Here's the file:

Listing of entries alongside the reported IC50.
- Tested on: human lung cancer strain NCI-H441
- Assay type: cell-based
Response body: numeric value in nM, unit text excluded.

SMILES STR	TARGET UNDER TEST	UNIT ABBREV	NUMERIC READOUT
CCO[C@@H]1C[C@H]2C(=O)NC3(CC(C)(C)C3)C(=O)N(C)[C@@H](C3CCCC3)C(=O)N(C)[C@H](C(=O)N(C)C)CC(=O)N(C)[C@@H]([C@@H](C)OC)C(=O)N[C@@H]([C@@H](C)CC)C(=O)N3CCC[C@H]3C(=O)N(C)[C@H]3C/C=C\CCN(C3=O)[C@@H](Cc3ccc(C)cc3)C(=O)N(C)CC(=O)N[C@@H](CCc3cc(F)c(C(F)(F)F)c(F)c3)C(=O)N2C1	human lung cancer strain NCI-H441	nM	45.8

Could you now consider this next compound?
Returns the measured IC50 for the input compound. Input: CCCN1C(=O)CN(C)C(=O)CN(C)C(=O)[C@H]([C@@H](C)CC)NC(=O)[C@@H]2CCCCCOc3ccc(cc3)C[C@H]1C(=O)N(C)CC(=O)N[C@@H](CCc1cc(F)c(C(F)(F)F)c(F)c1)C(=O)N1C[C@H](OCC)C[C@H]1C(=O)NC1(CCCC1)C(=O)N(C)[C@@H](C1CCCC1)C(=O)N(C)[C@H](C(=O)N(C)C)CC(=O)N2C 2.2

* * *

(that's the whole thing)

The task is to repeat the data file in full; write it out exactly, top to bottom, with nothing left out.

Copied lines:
Listing of entries alongside the reported IC50.
- Tested on: human lung cancer strain NCI-H441
- Assay type: cell-based
Response body: numeric value in nM, unit text excluded.

SMILES STR	TARGET UNDER TEST	UNIT ABBREV	NUMERIC READOUT
CCO[C@@H]1C[C@H]2C(=O)NC3(CC(C)(C)C3)C(=O)N(C)[C@@H](C3CCCC3)C(=O)N(C)[C@H](C(=O)N(C)C)CC(=O)N(C)[C@@H]([C@@H](C)OC)C(=O)N[C@@H]([C@@H](C)CC)C(=O)N3CCC[C@H]3C(=O)N(C)[C@H]3C/C=C\CCN(C3=O)[C@@H](Cc3ccc(C)cc3)C(=O)N(C)CC(=O)N[C@@H](CCc3cc(F)c(C(F)(F)F)c(F)c3)C(=O)N2C1	human lung cancer strain NCI-H441	nM	45.8

Could you now consider this next compound?
Returns the measured IC50 for the input compound. Input: CCCN1C(=O)CN(C)C(=O)CN(C)C(=O)[C@H]([C@@H](C)CC)NC(=O)[C@@H]2CCCCCOc3ccc(cc3)C[C@H]1C(=O)N(C)CC(=O)N[C@@H](CCc1cc(F)c(C(F)(F)F)c(F)c1)C(=O)N1C[C@H](OCC)C[C@H]1C(=O)NC1(CCCC1)C(=O)N(C)[C@@H](C1CCCC1)C(=O)N(C)[C@H](C(=O)N(C)C)CC(=O)N2C 2.2

* * *